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With Loop Hero on Switch, I Have Finally Achieved Peak Couch Comfiness

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With Loop Hero on Switch, I Have Finally Achieved Peak Couch Comfiness

I reviewed Loop Hero when it first released on PC earlier this year, and it quickly became a major GOTY contender for me. There’s just nothing quite like it: it’s a deck-building game with RPG elements, all rolled up into a neat little idle game package. It’s absolutely dripping with style and humor, and yes, as the name implies, the gameplay loop is utterly compelling and dangerously addictive.

I won’t go into detail about what the game does well as I’ve sung enough of its praises in my initial review, but getting to revisit it again on Switch was a great reminder of why Loop Hero was so unique, and how I lost countless hours of sleep each night telling myself, “just one more loop.”

Loop Hero plays exactly as you’d expect it to on Switch, but I had one major concern going into it: how was the game going to play with a traditional control scheme? Part of the game’s original appeal on PC was that it was incredibly simple to control; just click and drag things around with your mouse, and pause the game with a tap of the button. You needed free control of the cursor as you’d spend most of your time hovering over cards and equipment, reading tool tips, and dragging them to where you needed them to go.

Playing on a gamepad presented some complications, and it’s significantly more cumbersome than its PC counterpart.

You can pause the game by hitting the Y button, and you can cycle through your hand by holding down ZL and using the d-pad or left stick to scroll left and right. You can also hold the ZR button and use the d-pad and left stick to scroll through your inventory and move the cursor around freely to check individual tiles.

While playing in handheld mode, this resulted in pretty uncomfortable situations where I’d feel my hands cramping up after just 10 minutes of play. Loop Hero feels significantly slower because of just how long it takes to check your hand and equipment, and it’s nowhere near as fluid as just clicking and dragging everything around with a mouse.

One positive thing about the Switch port, however, is that there is touchscreen support in handheld mode. This isn’t my preferred way to play as I generally hate touching my Switch’s screen and getting it all mucky over time, but it does present players with a much more convenient way of playing, especially if you’ve already spent quite a bit of time on the PC version.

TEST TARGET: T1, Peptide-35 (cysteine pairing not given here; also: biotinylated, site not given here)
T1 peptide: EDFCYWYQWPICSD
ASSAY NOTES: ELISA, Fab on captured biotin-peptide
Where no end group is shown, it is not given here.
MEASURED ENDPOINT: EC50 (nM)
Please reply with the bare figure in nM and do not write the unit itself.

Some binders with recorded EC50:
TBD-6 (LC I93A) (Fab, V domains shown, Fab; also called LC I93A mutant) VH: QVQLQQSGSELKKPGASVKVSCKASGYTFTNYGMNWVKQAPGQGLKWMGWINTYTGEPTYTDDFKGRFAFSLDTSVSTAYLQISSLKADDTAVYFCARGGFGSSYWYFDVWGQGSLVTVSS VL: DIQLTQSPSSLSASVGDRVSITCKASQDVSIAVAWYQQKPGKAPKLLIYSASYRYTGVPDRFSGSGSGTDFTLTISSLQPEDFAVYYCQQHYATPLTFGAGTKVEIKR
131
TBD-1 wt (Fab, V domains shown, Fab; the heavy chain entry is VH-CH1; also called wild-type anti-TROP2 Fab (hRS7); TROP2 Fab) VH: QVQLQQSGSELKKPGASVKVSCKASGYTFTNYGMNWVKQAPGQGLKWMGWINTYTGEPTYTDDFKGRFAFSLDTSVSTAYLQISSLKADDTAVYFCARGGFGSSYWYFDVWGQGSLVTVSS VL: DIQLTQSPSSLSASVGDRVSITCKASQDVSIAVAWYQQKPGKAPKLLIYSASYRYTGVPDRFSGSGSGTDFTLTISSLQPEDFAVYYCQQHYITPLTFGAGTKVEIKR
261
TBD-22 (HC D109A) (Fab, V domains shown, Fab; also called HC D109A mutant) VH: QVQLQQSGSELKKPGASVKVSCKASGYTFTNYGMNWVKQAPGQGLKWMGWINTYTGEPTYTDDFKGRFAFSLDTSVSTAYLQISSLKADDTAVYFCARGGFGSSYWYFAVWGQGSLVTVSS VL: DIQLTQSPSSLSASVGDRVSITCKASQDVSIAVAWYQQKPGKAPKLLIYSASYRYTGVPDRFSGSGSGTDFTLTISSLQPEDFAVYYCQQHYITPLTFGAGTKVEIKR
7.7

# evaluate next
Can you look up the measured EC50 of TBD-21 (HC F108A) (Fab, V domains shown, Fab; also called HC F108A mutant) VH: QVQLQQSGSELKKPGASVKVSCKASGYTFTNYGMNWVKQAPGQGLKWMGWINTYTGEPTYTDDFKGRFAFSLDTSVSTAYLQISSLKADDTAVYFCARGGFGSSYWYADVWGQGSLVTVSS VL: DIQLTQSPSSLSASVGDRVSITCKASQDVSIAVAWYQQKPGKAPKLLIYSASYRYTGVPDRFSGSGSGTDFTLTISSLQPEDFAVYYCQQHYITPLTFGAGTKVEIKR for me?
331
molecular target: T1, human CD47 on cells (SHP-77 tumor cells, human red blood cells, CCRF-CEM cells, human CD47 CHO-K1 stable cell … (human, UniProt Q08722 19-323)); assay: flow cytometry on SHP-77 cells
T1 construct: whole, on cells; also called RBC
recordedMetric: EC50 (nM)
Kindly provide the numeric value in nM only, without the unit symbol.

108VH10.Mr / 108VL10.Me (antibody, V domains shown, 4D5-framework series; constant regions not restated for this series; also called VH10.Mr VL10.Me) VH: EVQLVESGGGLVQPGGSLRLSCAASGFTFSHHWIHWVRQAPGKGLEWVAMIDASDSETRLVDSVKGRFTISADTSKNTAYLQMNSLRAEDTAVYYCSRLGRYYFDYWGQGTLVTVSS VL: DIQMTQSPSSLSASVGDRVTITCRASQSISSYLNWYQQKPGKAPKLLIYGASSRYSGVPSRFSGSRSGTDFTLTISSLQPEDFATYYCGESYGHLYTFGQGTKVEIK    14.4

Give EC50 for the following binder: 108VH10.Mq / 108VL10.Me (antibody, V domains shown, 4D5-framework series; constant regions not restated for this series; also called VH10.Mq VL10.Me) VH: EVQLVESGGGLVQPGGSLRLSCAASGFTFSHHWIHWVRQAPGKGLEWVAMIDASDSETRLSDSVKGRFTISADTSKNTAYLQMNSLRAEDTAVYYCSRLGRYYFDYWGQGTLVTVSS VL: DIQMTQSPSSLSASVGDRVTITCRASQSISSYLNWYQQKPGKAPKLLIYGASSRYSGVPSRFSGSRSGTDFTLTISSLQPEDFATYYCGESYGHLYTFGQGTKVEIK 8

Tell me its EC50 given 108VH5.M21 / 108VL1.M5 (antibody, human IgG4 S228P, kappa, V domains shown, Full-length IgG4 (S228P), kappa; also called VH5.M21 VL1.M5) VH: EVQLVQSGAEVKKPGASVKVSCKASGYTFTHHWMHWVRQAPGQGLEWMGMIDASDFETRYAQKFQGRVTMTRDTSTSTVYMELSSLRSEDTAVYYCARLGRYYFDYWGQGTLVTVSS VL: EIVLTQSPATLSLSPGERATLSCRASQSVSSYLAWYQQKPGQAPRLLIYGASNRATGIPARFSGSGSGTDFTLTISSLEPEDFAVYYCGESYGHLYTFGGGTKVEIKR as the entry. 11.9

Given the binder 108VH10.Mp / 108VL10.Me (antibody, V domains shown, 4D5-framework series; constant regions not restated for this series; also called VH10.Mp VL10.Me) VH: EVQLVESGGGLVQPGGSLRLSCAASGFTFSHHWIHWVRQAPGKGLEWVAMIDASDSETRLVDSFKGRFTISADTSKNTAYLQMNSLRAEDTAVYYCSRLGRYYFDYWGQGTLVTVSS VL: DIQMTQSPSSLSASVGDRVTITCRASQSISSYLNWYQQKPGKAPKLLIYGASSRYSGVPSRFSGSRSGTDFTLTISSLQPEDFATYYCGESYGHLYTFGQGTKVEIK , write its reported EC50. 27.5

Of course, the biggest thing Loop Hero’s Switch port has going for it is the portability factor. I, like many others, immediately pegged Loop Hero as yet another great indie title that would be a Perfect Switch Game (TM) when it first released, and it is. Despite my gripes with the control scheme (which you do get used to after an hour or so), playing it on Switch freed me up to do other things like watching something on TV while lazing on the couch, or just leaving it running on the table while I was focused on other tasks.

I’m an absolute sucker for games that play themselves. Case in point, Final Fantasy XII: The Zodiac Age’s Switch port allowed me to set up a whole bunch of Gambits that made it so that I could literally just run around in the open-world till I got into a combat encounter, and my party would just do all the work without needing me to press another button. They’d fight and use their abilities efficiently, and heal up when necessary. I’d glance at the screen from time to time to make sure things were going well, then continue watching Stranger Things on TV, or whatever Netflix’s flavor of the month was at the time.

Loop Hero fits that category perfectly as a portable idle game that I can just leave running after a while if I’m looking to farm resources and materials to upgrade my camp. It does contain an element of randomness that’s not present in something like FFXII, as you do need a bit of luck before you’re able to put together a build that you’re confident enough in to just let run on its own, but when you do, it’s amazing.

It’s like my third eye finally opened and I’ve achieved nirvana while I literally laze on my couch watching Survivor, and my little hero’s doing all the heavy lifting on my Switch and I don’t need to do a thing. Truly, this is the most incredible feeling in gaming. This is the ideal gamer life. You may not like it, but this is what peak performance looks like.

All of this is to say, Loop Hero continues to be one of the best indie games of 2021, and it performs well on Switch. The controls are easily its biggest drawback and I’d still recommend the PC version if you’re looking to get into it, but if portability is important to you, this is a no-brainer.

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